PA Superior Court: appointed counsel must represent so long as there is a likelihood of imprisonment
While a state may have many statutes, court decisions, or court rules governing appointment of counsel for a particular subject area, a "Key Development" is a statute/decision/rule that prevails over the others (example: a state high court decision finding a categorical right to counsel in guardianships cases takes precedence over a statute saying appointment in guardianship cases is discretionary).
03/17/2021, Litigation, Civil Contempt in Family Court
In E.M.R. v. C.A.F., 2021 Pa. Super. Unpub. LEXIS 731, the Pennsylvania Superior Court vacated a contempt order where the trial court imposed incarceration for failure to pay child support, but suspended the sanction so long as the father didn’t miss future payments. The father, pro-se at trial, was represented by appointed counsel on appeal. In its remand instructions, the Superior Court, citing Commonwealth v. Diaz, directed “[a]ppellant's appointed counsel must continue to represent Appellant as long as Appellant is indigent and the trial court continues to find a likelihood of imprisonment due to contempt.”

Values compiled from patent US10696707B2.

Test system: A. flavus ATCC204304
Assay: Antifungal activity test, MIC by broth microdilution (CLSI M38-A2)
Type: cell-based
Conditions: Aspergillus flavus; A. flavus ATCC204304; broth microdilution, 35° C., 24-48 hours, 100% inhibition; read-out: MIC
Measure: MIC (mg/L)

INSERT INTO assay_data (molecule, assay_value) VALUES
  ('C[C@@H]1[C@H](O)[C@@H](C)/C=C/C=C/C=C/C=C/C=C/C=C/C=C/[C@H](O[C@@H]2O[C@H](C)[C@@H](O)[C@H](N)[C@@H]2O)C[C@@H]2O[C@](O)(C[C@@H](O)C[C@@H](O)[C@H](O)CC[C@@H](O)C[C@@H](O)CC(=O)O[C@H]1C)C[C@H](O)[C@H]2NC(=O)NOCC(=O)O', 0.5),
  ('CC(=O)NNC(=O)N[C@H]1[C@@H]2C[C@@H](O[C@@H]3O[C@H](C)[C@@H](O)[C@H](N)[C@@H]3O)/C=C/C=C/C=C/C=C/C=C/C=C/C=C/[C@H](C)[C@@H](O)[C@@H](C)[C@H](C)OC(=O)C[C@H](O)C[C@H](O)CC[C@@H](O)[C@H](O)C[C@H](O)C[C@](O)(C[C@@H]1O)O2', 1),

If "yes", the established right to counsel or discretionary appointment of counsel is limited in some way, including any of: the only authority is a lower/intermediate court decision or a city council, not a high court or state legislature; there has been a subsequent case that has cast doubt; a statute is ambiguous; or the right or discretionary appointment is not for all types of individuals or proceedings within that category.
Appointment of Counsel: categorical Qualified: yes